- Pound Euro Exchange Rate Struggles to Beat 1.21 – Drops below 1.20 after BoE statement
- UK Leadership Race Has Five Contenders – Frontrunners include Theresa May and Michael Gove
- Euro (EUR) Holds Ground as ECB Indicates Confidence – Constâncio plays down Brexit
- Forecast: Will Sterling Drop Further? – Sterling confidence runs low once more
Pound Euro Exchange Rate Holds Losses Despite Manufacturing PMI
After falling on Thursday in response to hints from Bank of England (BoE) Governor Mark Carney regarding the likelihood of more stimulus being introduced, the Pound Euro exchange rate extended losses on Friday despite the UK’s manufacturing PMI showing an acceleration in output before the referendum.
Senior economist Rob Dobson said of the result; ‘With 99% of survey responses received before the end of 23rd June, the latest PMI signalled that the manufacturing sector has started to move out of its early year sluggishness in the lead up to the UK’s EU referendum.’
UK economic concerns left GBP EUR trending in the region of 1.1980.
(Previously updated 08:00 01/07/16)
The Pound Euro exchange rate fluctuated on Thursday as investors appeared to agree that the 1.21 level was a fair price for Sterling following last week’s unexpected Brexit win.
This is ten cents lower than the 1.31 level Sterling was commanding immediately after the ballots closed last Thursday.
On Thursday afternoon, GBP/EUR dropped below 1.20 to trend in the region of 1.1965, after having not strayed far from levels close to 1.21 for most of the day. After news that the BoE would likely introduce easing measures in the coming months, GBP/EUR fell towards its weekly lows.
Sterling (GBP) Slips as BoE Governor Hints at Cuts
The Pound had maintained steady levels for much of Thursday after its relief rally due to small hopes and speculation within markets that the new Conservative Prime Minister would backtrack on last week’s Brexit vote.
Less than a week after David Cameron announced he would step down, five Conservative MPs officially announced their candidacy to take over by October.
The final list of runners includes Justice Secretary Michael Gove, Home Secretary Theresa May, Minister Andrea Leadsom, MP Liam Fox and DWP Secretary Stephen Crabb. The favourites to win are Michael Gove and Theresa May.
Markets were shocked slightly by the news that ‘Leave’ campaign head Boris Johnson, widely considered to be a favourite to win, bowed out of the competition on Thursday.
There had been speculation that the self-proclaimed man of the people was going to offer a second EU Referendum after last week’s ‘Leave’ win. As this appeared to have been little more than a rumour, Sterling dropped when he announced he would not be running for PM.
However, the Pound began to plummet across the board on Thursday afternoon after Bank of England (BoE) Governor Mark Carney hinted that policy stimulus could be delivered as soon as the next central bank meeting on the 14th of July.
Euro (EUR) Sturdies as Analysts Hedge ECB Rate Cut Bets
The Euro had also been largely affected by news that Britain would be leaving the European Union, as anxiety was rife that other nations would follow a Brexit and undermine the strength of the Eurozone.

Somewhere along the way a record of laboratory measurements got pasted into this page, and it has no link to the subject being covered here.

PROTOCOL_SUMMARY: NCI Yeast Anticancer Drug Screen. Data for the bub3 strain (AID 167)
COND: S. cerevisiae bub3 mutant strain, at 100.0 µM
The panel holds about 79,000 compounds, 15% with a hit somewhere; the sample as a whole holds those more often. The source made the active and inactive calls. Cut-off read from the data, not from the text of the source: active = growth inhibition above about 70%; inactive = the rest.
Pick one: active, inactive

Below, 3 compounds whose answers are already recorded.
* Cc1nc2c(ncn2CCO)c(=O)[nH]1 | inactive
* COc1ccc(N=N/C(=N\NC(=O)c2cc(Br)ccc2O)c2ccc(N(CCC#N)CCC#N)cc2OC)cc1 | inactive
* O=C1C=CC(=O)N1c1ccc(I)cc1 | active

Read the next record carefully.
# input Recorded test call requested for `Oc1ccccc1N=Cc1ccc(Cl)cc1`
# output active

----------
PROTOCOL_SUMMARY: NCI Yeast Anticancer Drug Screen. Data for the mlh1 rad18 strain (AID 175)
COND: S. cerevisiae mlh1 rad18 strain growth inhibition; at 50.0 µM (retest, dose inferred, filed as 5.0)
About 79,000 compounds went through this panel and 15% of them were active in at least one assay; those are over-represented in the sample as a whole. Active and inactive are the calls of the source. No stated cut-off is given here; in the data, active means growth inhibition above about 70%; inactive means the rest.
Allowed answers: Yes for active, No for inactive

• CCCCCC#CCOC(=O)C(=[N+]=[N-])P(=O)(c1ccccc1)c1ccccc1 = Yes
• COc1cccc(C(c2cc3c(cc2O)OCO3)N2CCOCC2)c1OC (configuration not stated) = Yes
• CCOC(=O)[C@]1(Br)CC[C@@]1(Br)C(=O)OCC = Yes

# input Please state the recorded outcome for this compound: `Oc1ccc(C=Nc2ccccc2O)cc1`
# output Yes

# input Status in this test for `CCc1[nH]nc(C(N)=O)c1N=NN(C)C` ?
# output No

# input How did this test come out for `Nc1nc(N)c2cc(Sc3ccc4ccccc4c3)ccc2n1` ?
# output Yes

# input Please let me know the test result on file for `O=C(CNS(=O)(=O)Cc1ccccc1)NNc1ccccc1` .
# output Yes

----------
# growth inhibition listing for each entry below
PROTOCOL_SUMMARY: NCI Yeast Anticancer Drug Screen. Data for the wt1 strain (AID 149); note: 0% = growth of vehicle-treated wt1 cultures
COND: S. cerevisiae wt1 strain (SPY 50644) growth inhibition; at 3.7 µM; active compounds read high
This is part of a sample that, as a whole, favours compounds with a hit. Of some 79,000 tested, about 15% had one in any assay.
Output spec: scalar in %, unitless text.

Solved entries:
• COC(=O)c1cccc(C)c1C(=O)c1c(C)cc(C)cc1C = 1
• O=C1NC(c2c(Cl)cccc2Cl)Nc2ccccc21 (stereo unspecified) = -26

However, according to new hints from the European Central Bank (ECB), the central bank may not be in a hurry to introduce economic stimulus as many expected.
As reported by Bloomberg, ECB Vice President Vitor Constancio took more of a wait and see stance when he spoke on Thursday;
‘The ECB’s response to the referendum so far has primarily been to remind lenders of existing liquidity channels and currency-swap agreements, as well as pledging to intervene to safeguard financial stability in the 19-nation bloc if needed. President Mario Draghi limited himself to expressing “sadness” on Monday before flying to Brussels the next day, where he told EU leaders that Brexit could cut euro-area economic growth by as much as 0.5 percentage point over three years.
Constancio signaled that the ECB is in no rush to do more. It has a monetary-policy meeting scheduled for July 21, one week after the next Bank of England rate-setting session.’
With the ECB’s next policy decision meeting not scheduled until late July, a lack of an emergency meeting for the ECB may also signal confidence. The Euro has largely readjusted its position this week, but its losses have been minor compared to Sterling’s.
Pound Euro Exchange Rate Forecast: Will Sterling Hit New Lows?
With one central bank’s reactions down, investors are likely to become anxious again following news that the Bank of England (BoE) would likely be introducing stimulus measures in the next month. BoE Governor Mark Carney stated;
‘In my view, and I am not pre-judging the views of the other independent MPC members, the economic outlook has deteriorated and some monetary policy easing will likely be required over the summer …
The committee will make an initial assessment on 14 July, and a full assessment complete with a new forecast will follow in the August Inflation Report. In August we will also discuss further the range of instruments at our disposal.’
As a result, Sterling is likely to remain pressured in the coming weeks as investors attempt to estimate what sort of easing measures will be introduced.
The Euro will likely recover if the European Central Bank (ECB) continues to maintain its current wait-and-see approach. However, Eurozone markets may be negatively affected by Carney’s speech, which could worsen ECB forecasts.
Markets are also likely to watch developments in the UK Prime Minister replacement race. While the process of eliminating the five runners down to two frontrunners will begin next Tuesday, some have speculated that those in weaker positions are more likely to drop out earlier.